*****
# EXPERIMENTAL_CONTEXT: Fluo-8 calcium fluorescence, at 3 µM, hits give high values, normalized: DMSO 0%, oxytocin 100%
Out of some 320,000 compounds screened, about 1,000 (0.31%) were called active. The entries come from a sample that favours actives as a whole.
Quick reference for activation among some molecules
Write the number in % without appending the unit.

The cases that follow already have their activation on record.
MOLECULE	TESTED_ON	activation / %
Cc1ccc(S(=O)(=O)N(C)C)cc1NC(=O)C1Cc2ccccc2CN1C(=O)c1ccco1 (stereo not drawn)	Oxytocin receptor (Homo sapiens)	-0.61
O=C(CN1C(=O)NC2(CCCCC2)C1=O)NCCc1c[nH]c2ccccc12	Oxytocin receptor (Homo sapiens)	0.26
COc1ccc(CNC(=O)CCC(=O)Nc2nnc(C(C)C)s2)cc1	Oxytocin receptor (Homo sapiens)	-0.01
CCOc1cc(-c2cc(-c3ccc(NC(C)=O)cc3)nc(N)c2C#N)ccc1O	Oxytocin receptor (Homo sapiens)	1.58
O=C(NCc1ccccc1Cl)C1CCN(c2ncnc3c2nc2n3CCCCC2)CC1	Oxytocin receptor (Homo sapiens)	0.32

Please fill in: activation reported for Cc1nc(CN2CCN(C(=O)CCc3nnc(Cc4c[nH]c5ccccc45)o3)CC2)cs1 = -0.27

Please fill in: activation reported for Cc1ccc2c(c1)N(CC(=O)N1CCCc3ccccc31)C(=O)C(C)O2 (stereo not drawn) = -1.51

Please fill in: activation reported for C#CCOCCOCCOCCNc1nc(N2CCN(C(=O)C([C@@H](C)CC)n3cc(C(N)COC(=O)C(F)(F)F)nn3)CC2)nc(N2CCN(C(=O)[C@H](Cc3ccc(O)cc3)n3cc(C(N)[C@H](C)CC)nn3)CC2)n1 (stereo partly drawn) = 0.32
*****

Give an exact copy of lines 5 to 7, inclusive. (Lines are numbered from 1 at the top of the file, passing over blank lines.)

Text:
The cases that follow already have their activation on record.
MOLECULE	TESTED_ON	activation / %
Cc1ccc(S(=O)(=O)N(C)C)cc1NC(=O)C1Cc2ccccc2CN1C(=O)c1ccco1 (stereo not drawn)	Oxytocin receptor (Homo sapiens)	-0.61